“If our neighbours and friends want to join hands to bring this project to scale and produce electricity to serve Rwanda and DRC, I say you are most welcome,” Kagame said this while he was inaugurating the 26MW KivuWatt gas power plant, located in the Western Province’s Karongi District.
The gas power plant was officially launched in May this year following years of planning, which according to The New Times, dates back to 1975.
Local media reported that the governments of Rwanda and the Democratic Republic of Congo (DRC) entered into an agreement for the joint exploitation of methane gas in Lake Kivu 41 years ago, but so far only Rwanda has made progress.
Next phase of KivuWatt gas power plant
It is reported that in August this year, President Kagame and his Congolese counterpart, Joseph Kabila, met to discuss ways regarding advances into the next phase of the extraction of methane gas in Lake Kivu, estimated could generate over 700MW of energy.
Following the meeting, it is reported that a joint committee of experts in the energy sector was formed to discuss how the commitment of government leaders should be implemented.
According to local media, Dr Vincent Biruta, the minister for natural resources, led the Rwandan delegation to DRC.
Biruta said: “There are resources we need to exploit together for the common development of our countries, there are agreements signed long ago under which both countries committed to work together on joint projects but some have derailed while others are in progress.
“Rwanda has made a breakthrough in exploiting methane gas, we have also started exploration for oil in the area. The resources are trans-border so we can work faster and efficiently together.”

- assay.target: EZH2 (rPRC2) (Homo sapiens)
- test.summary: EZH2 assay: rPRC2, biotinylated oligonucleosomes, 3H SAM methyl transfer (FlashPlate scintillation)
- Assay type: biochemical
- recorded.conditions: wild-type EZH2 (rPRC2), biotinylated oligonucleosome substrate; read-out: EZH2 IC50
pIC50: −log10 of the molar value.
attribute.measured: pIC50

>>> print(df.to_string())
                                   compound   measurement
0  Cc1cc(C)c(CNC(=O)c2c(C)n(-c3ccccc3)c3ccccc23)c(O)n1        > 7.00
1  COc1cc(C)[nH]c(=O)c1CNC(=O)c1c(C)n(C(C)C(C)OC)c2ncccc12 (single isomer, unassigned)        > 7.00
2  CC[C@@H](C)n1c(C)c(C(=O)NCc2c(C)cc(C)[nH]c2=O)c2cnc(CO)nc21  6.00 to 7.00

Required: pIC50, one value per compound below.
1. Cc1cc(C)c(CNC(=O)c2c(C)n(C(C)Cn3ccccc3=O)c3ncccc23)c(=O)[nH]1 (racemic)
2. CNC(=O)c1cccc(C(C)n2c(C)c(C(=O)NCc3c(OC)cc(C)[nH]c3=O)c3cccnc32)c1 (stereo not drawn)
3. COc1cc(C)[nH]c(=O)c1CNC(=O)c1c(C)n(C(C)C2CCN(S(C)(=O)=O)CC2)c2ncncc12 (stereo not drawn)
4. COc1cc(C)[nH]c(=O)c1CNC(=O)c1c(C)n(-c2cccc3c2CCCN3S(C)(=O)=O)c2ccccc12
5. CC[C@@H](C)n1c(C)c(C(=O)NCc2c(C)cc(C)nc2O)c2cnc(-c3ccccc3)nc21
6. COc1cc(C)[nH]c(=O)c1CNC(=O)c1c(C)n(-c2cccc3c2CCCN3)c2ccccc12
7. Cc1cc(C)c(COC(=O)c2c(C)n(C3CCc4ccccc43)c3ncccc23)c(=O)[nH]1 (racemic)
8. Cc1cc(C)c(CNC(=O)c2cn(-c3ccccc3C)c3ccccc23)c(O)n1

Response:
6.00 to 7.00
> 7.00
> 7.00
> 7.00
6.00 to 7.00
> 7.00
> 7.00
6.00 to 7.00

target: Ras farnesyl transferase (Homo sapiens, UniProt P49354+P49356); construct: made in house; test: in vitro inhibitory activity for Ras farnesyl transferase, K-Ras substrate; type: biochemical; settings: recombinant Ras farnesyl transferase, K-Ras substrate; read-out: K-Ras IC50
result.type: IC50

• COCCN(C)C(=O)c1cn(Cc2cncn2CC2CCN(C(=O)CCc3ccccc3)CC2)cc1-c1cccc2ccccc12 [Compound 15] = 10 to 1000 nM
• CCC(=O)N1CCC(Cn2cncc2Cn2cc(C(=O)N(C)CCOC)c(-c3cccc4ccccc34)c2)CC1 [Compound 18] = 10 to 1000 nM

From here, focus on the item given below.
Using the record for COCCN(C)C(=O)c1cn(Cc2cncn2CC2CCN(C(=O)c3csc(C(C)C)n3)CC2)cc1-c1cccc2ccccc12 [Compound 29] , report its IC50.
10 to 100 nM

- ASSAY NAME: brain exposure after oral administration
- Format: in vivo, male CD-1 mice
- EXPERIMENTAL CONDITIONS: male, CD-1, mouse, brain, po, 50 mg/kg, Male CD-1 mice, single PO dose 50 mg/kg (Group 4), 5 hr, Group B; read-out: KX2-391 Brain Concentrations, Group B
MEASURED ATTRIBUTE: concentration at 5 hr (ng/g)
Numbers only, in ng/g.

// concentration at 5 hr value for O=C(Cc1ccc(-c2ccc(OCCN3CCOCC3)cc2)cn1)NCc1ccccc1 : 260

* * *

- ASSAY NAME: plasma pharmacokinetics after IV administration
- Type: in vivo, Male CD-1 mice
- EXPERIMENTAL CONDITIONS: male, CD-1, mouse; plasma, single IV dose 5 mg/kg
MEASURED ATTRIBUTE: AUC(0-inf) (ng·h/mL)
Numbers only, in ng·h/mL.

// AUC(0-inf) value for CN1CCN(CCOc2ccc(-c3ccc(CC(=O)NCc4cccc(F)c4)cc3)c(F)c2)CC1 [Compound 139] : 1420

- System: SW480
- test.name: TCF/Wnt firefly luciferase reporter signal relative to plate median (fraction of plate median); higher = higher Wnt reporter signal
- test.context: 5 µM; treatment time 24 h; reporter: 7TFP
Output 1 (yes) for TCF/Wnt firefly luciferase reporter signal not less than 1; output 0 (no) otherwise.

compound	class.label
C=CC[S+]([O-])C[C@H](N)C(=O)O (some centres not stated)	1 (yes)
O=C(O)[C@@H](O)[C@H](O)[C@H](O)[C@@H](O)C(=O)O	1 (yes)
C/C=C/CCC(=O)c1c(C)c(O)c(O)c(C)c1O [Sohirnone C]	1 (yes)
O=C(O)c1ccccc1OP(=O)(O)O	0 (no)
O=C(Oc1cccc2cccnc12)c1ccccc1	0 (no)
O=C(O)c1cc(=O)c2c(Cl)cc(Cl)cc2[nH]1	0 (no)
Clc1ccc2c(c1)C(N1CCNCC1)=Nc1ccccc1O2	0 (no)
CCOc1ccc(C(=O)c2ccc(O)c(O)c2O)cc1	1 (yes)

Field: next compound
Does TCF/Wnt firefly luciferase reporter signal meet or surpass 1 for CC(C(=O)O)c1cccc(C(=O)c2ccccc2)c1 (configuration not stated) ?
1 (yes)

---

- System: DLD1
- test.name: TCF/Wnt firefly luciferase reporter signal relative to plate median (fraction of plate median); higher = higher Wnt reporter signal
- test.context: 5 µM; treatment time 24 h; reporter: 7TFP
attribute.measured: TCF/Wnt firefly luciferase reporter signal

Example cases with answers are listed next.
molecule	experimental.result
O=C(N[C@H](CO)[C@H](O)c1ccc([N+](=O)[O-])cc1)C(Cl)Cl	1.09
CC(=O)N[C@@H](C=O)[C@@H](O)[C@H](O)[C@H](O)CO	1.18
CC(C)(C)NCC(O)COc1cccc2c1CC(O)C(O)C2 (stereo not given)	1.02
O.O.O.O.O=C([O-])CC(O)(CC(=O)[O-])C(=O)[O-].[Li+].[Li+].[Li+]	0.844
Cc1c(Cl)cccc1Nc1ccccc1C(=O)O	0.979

The chief executive of Rwanda Energy Group, Jean-Bosco Mugiraneza, said there are enough energy resources in the lake to significantly make a difference for the people of both countries, media reported.
Cooperation on the project
“KivuWatt project is generating electricity on the Rwandan side, and we are now looking at ways the second phase [KivuWatt II project] can be pursued jointly,” Mugiraneza stated.
Meanwhile, the Congolese minister for hydrocarbons, Aimé Ngoi Mukena Lusa Desiré, also emphasised the need to work together.
“We have talked and talked about cooperation in exploiting the resources in the Kivu area long enough; it is time to implement,” Desiré said.
The minister added: “The will of our heads of state must prevail. Today, we are ready to start from what is there, Rwanda has started and if they have advanced, we are ready to catch up as they can also catch up on what we started.”